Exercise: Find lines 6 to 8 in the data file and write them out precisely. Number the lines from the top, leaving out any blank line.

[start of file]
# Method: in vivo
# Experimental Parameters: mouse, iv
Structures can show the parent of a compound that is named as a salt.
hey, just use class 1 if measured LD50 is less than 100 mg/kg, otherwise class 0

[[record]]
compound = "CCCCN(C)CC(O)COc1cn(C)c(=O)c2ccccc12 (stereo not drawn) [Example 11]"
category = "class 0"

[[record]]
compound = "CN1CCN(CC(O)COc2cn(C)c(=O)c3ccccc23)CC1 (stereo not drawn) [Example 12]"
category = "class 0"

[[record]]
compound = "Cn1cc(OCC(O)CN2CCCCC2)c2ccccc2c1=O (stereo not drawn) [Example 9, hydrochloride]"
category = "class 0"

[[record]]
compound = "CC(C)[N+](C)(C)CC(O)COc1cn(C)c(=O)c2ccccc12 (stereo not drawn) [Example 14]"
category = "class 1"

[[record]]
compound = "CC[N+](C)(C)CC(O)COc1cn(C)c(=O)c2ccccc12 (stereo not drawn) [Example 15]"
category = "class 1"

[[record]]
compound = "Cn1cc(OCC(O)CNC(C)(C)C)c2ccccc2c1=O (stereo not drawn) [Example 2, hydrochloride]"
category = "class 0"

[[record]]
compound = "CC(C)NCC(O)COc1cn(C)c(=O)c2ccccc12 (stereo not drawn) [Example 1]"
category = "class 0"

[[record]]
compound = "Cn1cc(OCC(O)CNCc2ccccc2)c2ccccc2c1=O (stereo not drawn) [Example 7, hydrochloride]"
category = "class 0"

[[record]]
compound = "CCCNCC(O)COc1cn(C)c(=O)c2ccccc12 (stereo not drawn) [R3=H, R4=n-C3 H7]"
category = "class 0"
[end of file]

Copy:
compound = "CCCCN(C)CC(O)COc1cn(C)c(=O)c2ccccc12 (stereo not drawn) [Example 11]"
category = "class 0"

[[record]]